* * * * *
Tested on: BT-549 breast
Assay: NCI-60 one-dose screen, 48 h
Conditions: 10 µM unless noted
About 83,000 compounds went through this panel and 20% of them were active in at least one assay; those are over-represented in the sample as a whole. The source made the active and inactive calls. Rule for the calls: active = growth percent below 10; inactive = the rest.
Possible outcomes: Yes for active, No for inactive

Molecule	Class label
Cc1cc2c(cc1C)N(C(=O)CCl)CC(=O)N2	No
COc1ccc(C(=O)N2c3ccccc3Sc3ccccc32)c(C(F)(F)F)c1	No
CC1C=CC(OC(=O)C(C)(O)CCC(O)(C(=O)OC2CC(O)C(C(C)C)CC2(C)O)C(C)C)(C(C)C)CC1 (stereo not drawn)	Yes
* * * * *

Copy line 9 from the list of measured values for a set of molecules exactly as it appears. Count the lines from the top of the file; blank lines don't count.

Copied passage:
CC1C=CC(OC(=O)C(C)(O)CCC(O)(C(=O)OC2CC(O)C(C(C)C)CC2(C)O)C(C)C)(C(C)C)CC1 (stereo not drawn)	Yes